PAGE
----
The main headline featured on The Washington Post website reads “Senator: As many as 21 prostitutes involved in Secret Service scandal.” One of the main news drivers behind the story’s placement is proximity, as The Post is based in Washington D.C. With a juicy story unfolding right in a newspaper’s backward, it’s pertinent for The Post to prioritize it as a main headline. In addition, the scandal impacts the reputation of one of the most prominent departments in the United States government. All of the revelations have yet to be brought forth, as the article entails that “Investigators believe that as many as 21 women were brought by U.S. Secret Service and military personnel to the Hotel Caribe in Cartagena, Colombia, last week during a night of carousing, a dramatic increase in the number of women previously disclosed by government officials.” The story is provisional, and more details will manifest as time progresses, making it a headline maker.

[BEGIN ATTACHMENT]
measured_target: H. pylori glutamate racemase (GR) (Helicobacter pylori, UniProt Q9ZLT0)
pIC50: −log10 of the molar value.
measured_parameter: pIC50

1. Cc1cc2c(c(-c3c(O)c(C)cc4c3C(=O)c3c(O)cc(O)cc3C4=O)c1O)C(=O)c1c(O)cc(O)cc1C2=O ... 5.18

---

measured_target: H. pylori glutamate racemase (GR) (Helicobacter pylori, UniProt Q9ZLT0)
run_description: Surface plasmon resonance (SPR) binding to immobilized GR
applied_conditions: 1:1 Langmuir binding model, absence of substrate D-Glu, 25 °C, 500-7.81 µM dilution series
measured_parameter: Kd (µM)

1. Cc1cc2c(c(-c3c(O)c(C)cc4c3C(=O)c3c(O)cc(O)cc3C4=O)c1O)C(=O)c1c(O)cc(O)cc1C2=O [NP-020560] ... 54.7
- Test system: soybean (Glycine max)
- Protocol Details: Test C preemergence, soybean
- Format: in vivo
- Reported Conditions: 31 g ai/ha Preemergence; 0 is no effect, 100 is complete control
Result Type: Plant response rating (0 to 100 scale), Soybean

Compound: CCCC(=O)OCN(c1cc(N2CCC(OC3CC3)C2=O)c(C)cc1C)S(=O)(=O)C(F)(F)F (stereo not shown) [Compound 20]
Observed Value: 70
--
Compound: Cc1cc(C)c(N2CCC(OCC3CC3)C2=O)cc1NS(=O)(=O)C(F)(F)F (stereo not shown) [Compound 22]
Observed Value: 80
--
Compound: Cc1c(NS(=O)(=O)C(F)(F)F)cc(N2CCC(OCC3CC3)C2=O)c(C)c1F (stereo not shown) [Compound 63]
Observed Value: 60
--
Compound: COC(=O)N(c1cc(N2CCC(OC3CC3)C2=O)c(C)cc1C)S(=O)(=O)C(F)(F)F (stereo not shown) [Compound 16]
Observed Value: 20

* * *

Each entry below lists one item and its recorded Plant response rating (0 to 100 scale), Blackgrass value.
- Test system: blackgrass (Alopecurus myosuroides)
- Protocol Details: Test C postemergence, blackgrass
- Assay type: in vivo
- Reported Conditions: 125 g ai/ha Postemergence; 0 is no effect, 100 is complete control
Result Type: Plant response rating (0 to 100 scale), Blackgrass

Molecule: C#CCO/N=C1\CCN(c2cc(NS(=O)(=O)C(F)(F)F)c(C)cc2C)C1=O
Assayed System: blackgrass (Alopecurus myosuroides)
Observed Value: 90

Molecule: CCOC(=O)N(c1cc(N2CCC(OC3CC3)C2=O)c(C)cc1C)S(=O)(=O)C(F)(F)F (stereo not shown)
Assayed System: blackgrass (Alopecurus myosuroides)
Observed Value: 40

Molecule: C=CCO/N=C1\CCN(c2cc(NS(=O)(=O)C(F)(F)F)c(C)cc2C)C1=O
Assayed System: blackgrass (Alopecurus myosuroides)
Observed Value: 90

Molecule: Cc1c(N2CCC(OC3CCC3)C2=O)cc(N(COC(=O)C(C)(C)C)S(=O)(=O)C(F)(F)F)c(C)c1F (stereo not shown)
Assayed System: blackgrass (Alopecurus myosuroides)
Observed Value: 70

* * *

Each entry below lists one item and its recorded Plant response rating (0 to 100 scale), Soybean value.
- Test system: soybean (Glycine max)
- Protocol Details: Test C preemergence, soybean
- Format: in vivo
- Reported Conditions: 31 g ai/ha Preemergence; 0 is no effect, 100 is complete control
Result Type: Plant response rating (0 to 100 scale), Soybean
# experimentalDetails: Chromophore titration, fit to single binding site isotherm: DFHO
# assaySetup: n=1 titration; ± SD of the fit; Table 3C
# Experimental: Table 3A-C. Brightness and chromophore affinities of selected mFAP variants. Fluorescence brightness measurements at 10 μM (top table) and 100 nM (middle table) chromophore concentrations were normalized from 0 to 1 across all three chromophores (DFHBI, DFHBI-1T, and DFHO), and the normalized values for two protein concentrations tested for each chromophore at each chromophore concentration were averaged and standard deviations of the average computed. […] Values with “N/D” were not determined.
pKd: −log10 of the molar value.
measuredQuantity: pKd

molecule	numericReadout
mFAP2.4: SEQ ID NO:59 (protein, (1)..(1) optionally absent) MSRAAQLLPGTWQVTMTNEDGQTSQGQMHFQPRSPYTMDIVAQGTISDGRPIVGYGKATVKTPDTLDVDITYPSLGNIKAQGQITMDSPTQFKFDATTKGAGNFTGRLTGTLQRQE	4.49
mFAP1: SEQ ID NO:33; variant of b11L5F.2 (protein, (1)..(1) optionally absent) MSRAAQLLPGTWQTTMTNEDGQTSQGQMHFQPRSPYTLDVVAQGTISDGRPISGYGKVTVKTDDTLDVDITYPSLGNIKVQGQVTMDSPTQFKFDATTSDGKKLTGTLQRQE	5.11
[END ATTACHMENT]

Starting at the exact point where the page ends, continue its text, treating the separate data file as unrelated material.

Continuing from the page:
With the presidential bout shaping up to position President Obama against Mitt Romney, the Washington Post aims to dissect Romney’s personality with the article “Why does Mitt Romney seem so stiff? He’s trying too hard, friends say.” The public and media like to think of themselves as knowing President Obama, but it’s difficult attaching an appealing character to Romney. The article contains sources who knew Romney before his campaign trail, and each source gives his or her own take on the candidate then and now. Another complimentary article titled “Romney tries to ‘bracket’ Obama, using president’s itinerary as his own” is compelled by the news driver known as timeliness, as Romney plans to set his agenda and give a speech tomorrow in Charlotte. Election coverage will maintain its prominence on frontpages and homepages of news outlets, and The Washington Post is no exception.